Sunday, July 26, 2015

The fear of the "R" word

What am I talking about?  Having a brother with a developmental disability, I am very aware that the "R-word" has been used in campaigns against the use of the word retard when using it in any context outside of fire safety.  I am in total support of that campaign.  This post, however, is not about that "R-word".  This post is about racism.

Racism. The sin that's so unforgivable that people don't even want to admit it exists, let alone even acknowledge they have racist attitudes.  I see this in the students I teach as well as in White church contexts.

Some recent examples:

  • Immediately following the church shooting at Emmanuel A.M.E., I heard in two different church contexts about the horrible act of hatred that happened in South Carolina, with no mention of race or racism as being a factor.  Regarding the predominantly Black churches that were burned following this incident, prayers were lifted but race not mentioned.  Note to any Christians reading: If we don't pray against racism, no progress against racism will be made. It is a spiritual issue and pretending that it is no longer a problem is furthering the problem.  
    • Another note, I was saddened to think that the only reason we were praying about this incident is because it happened in a church.  I wonder if the same attention would have been given in churches if the shooting had occurred in a community center.  The cynic in me says no given the overwhelming silence I've heard in the midst of racial tensions that have been continually occurring in our nation.
  • Moving outside of the church context, in the same aftermath, a move to remove the Confederate flag from the SC statehouse began.  I asked my students about their thoughts on the issue, I continually heard about how the flag meant heritage to some but offended or caused pain to others. Racism was never mentioned.  Even if you don't personally believe the flag is a racist symbol, surely you must realize that to some it is.  No, no one believes the Confederate flag is racist; it's just offensive.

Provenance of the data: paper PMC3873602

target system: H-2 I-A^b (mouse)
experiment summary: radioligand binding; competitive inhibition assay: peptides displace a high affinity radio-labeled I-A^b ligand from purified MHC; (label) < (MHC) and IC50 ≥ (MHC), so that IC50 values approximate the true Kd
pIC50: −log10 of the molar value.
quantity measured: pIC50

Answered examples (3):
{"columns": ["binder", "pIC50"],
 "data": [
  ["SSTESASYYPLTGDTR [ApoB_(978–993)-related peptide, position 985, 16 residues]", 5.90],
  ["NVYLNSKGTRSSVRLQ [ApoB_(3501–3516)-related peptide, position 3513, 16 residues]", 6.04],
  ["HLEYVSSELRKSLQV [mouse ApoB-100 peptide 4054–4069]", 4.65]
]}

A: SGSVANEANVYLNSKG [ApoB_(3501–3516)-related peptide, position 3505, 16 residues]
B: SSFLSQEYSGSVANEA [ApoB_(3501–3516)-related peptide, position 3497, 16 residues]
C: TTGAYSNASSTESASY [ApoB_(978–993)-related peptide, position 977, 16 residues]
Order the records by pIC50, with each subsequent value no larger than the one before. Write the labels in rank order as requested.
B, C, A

Why are people afraid of the word racism?  I will now make a generalization as I rephrase my question.  Why are so many White people afraid of the word racism?  From my short lifetime, I've noticed most people don't like to be called racist or admit to harboring racist attitudes.  To that, I quote the play Avenue Q, "Everyone's a little bit racist, sometimes."  This is true of people of all races (or as my father-in-law refers to them: tribes...there may be more on this later)  But, if we don't admit to that fact, racism will continue to thrive, specifically in the church.  Confess your sins to one another and pray for each other and you will be healed" (paraphrase of James 5:16).  One thing I have observed that is specific to White people (not all, but many) is they deny that racism is a prevalent part of our society. It exists, and it is not just relegated to a few isolated and ignorant people (such as members of the KKK).  It is woven into the very fabric of society, and denying its existence is not helping.